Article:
Given that cloud infrastructure can pose a risk to organizations, how can you work with your MDR provider to secure these assets? When sourcing a suitable provider, it’s best to look at the amount of cloud support that a provider offers. One that has limited monitoring capabilities for cloud environments may leave a significant part of your IT infrastructure unprotected, unmonitored, and exposed to threats that you won’t have visibility into. In addition, some MDR service providers may be able to help guide you in best practices for proper setup and maintenance, ensuring your cloud environments aren’t being left open to cybercriminals. 

At a minimum, select a Managed Detection and Response service provider that supports the three main public cloud vendors—AWS, Azure, and Google Cloud Platform. They should not only be able to monitor these critical log sources but also have experts on their team who can provide guidance. If your organization is using virtual servers and firewalls, find a provider who can manage these and help you implement best practices, so you can ensure your cloud hosting platform of choice is set up to vendor recommended standards.  

If you host your own SIEM, using a vendor such as Splunk Cloud, seek out an MDR provider that has the capability to work with that type of system as well. They should have a team of certified experts on the platform, dedicated to helping maximize the value of your investment.  

Detection in Depth 

While tools such as Intrusion Prevention Systems (IPS), anti-virus solutions, and firewalls, strengthen your perimeter, they may not be enough to keep your networks secure from advanced cyberattacks. Many of today’s cyber threats, like ransomware, are complex, multi-phased attacks that often evade perimeter controls and can lurk undetected for a long period of time. That is why it’s essential to use a combination of narrow-band and broad-band approaches to best detect adversarial actions. This additional visibility allows providers to better detect and discover threat activity, such as ransomware pre-cursor activities.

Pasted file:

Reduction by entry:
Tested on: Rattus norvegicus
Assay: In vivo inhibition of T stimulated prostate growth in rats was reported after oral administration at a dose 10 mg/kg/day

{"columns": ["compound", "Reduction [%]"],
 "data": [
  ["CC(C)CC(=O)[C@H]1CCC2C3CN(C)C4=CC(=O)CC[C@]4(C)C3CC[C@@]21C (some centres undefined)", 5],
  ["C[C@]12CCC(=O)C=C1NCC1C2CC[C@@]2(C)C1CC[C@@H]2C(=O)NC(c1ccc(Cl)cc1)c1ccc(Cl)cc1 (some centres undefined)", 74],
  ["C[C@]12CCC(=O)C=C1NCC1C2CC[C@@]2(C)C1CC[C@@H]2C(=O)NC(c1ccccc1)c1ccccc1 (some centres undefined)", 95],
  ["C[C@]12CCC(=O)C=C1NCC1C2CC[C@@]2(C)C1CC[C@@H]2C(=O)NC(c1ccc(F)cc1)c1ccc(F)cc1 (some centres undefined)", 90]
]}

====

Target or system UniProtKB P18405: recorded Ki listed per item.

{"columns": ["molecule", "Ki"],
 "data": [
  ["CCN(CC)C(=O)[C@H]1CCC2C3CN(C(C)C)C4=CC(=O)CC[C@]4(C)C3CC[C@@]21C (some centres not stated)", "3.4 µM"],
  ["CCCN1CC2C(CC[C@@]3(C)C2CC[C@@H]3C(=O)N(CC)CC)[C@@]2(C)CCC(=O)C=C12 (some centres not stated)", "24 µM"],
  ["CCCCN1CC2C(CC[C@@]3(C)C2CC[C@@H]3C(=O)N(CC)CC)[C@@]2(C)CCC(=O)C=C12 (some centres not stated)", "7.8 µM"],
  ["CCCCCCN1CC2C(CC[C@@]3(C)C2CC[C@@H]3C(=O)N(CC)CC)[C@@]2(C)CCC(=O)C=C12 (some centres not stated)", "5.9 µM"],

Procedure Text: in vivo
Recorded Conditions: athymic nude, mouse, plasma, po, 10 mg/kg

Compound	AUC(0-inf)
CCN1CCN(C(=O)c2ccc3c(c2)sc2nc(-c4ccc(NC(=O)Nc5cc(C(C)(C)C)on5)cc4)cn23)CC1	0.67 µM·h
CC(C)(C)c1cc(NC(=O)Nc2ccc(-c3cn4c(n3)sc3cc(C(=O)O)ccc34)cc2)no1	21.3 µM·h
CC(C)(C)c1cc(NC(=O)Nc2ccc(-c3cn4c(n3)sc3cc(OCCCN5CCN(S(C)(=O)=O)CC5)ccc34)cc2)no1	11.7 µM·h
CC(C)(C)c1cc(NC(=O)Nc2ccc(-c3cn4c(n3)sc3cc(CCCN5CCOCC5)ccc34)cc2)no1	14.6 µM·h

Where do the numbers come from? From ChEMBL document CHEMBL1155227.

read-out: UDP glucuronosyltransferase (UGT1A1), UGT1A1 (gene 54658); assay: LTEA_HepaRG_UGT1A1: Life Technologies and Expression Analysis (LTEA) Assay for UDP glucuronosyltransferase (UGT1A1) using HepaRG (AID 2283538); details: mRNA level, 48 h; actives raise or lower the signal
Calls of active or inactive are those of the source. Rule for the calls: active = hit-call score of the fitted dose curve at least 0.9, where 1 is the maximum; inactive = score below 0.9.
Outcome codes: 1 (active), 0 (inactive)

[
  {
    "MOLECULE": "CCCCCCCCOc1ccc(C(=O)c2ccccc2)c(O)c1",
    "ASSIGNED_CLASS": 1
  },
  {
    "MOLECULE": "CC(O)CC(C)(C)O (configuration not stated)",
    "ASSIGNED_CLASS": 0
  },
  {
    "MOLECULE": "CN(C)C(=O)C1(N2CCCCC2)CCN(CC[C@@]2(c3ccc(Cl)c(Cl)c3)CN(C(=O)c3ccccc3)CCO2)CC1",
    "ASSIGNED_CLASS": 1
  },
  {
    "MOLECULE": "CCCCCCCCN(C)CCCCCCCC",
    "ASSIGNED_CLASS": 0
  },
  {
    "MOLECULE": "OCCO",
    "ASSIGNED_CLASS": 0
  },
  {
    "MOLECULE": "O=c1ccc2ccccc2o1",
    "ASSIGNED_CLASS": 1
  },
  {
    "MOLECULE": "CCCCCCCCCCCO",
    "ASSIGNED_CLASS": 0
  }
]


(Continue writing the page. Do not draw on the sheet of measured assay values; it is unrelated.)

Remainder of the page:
This use of a detection in depth approach can make valuable use of log or telemetry data from these tools to detect indicators of suspicious activity and threats that might have bypassed your systems. As a natural expansion of defense in-depth, detection in depth was evolved to emphasize multiple layers of visibility into network activity. This layered approach reduces the risks associated with dependency on a specific solution or vendor and better enables you to catch one of the many early warning signs of an attack.  

For example, today’s ransomware attacks are often complex, multi-stage attacks that attack that attempt to compromise one or more endpoint devices and install malicious software that blocks access to those devices. With multiple security monitoring tools at both the endpoint and network levels, it is easier to detect and discover the early stages of ransomware related activities, allowing you to stop cybercriminals before they get into your networks. 

When selecting a Managed Detection and Response service provider, look for one whose detection capabilities provide benefits beyond the level of preventative controls. Using machine learning models and advanced correlation analysis can power detection in depth through identifying signals of suspicious behavior, making your MDR service provider better able to spot potential threats and act quickly.  

There are various frameworks and models an MDR service provider can use to break down the typical cyber-attack into a series of several tactics, objectives, or stages. The MITRE ATT&CK matrix, for example, has 14 distinct objectives while the cyber kill chain traces out 7 attack stages. Whatever model you or the MDR service provider follows, it’s prudent to seek out a partner that goes deep with their detection capabilities across all phases of cyberattacks rather than being limited to the surface level controls.  

Investment in Threat Hunting